What is Indirect Tax?
Indirect taxes are those taxes whose burden can be shifted to the others, e.g. tax on commodities. Many reforms are initiated to encourage the taxpayers by lowering the tax rate.
Differences between direct taxes and indirect taxes
|Direct taxes refer to taxes that are really paid by those on whom they are legally imposed.
|Indirect taxes refer to taxes that are imposed on an individual but are paid by another person either partly or wholly.
|The tax burden cannot be shifted to any other individual or firm by the taxpayer.
|The tax burden can be shifted by the taxpayer.
|It is progressive because the tax rate increases with an increase in income slabs.
|It is regressive because the common people bear this tax burden.
|The impact and incidence of tax fall on the same
|The producer bears the impact and incidence of tax on the consumer.
Merits of Indirect Tax
- Broad coverage: In the tax on commodity, all the buyers of the commodity have to pay the indirect tax irrespective of the income level—whether they belong to the high income group or low income group. By widening the tax net, the government can yield more revenue for public expenditure.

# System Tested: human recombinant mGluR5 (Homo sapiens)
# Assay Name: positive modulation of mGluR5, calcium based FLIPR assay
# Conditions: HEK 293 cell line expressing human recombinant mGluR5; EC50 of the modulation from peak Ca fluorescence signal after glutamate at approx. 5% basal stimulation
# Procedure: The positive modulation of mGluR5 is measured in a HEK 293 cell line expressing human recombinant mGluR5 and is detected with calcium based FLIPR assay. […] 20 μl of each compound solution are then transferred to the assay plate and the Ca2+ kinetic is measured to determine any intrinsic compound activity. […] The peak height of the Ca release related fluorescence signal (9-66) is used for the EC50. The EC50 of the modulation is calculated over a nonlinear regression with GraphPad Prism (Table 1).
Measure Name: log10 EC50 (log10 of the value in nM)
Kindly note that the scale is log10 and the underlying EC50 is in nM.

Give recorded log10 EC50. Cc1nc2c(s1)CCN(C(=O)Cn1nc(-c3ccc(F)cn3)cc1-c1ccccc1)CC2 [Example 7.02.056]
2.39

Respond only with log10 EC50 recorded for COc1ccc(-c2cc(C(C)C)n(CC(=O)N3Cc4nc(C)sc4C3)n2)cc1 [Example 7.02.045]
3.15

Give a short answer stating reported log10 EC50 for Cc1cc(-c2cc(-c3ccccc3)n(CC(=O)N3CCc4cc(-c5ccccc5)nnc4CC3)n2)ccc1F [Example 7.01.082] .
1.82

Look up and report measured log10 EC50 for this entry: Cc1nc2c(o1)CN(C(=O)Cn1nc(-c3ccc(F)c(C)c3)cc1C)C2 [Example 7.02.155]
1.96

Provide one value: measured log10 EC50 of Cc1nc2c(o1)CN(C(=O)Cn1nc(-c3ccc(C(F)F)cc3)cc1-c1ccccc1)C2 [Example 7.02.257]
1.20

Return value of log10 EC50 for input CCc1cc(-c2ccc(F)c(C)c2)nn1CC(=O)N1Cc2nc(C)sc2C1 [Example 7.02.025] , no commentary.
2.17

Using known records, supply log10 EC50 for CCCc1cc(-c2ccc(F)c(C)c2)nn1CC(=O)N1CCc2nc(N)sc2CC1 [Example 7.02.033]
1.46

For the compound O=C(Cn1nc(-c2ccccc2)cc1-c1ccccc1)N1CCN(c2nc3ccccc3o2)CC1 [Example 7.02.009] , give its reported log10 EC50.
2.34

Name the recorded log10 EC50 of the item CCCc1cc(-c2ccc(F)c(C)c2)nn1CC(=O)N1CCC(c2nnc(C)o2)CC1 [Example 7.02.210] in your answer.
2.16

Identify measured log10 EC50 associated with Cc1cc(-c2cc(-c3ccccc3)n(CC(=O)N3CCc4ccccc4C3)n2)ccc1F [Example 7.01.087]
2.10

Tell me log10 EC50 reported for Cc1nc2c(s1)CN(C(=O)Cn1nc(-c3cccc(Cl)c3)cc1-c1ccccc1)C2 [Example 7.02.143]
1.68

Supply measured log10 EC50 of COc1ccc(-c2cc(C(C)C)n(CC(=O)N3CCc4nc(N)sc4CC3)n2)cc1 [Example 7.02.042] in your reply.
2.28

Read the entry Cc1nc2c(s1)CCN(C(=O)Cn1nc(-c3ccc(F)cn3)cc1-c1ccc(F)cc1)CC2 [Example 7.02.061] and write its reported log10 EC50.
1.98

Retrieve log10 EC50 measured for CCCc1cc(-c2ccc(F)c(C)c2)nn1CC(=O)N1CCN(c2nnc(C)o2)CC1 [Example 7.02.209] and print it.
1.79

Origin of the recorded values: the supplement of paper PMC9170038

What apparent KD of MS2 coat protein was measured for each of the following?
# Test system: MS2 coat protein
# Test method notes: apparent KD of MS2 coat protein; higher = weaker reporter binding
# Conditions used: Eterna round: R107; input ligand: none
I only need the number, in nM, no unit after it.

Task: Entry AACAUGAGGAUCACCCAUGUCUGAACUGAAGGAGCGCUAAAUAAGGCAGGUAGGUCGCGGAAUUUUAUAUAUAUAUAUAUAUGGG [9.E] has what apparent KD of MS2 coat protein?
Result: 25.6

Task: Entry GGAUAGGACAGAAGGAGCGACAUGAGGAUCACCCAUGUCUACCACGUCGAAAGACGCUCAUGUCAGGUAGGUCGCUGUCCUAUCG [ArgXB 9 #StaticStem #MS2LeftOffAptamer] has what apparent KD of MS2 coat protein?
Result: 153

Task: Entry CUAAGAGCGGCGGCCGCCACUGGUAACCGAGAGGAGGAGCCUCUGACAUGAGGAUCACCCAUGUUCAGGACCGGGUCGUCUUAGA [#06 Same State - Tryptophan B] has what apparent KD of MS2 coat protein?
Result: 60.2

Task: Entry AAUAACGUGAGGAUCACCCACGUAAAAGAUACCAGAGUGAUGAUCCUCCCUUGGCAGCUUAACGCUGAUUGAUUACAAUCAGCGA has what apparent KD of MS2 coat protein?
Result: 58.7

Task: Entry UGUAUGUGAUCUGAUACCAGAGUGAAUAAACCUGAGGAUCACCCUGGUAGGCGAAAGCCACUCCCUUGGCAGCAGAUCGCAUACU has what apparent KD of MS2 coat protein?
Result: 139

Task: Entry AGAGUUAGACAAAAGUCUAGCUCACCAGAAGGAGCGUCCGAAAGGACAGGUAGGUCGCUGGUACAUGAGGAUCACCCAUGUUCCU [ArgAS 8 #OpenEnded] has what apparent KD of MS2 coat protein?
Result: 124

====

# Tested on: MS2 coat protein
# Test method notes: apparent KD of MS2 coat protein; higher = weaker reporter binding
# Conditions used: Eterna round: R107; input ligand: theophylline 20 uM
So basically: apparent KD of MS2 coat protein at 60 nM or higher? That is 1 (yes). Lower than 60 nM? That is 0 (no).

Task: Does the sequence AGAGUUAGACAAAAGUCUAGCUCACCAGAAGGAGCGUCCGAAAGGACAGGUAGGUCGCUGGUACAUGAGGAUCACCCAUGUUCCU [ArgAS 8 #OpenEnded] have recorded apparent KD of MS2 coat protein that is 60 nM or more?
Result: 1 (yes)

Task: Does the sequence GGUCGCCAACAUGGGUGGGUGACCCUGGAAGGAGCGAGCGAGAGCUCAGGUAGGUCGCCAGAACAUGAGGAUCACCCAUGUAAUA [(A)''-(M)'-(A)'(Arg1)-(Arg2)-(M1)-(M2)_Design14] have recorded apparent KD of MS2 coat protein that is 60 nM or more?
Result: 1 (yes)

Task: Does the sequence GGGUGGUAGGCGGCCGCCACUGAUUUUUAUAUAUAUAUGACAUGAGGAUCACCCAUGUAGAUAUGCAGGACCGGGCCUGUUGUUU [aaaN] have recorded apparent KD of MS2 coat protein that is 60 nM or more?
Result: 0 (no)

- Convenient: Indirect taxes are paid in small portion at regular intervals. It is not a burden to the taxpayer as it is included in the price of the commodity.
Demerits of Indirect Tax
- Uncertain: Taxes on goods with elastic demands are very uncertain. When the commodity is taxed, the price of the commodity increases, which reduces the demand for the commodity in the market. Hence, the revenue from indirect tax is uncertain.
- Discourage savings: Most of the income is spent on consumption of goods where the price of goods includes indirect tax, thus making savings impossible.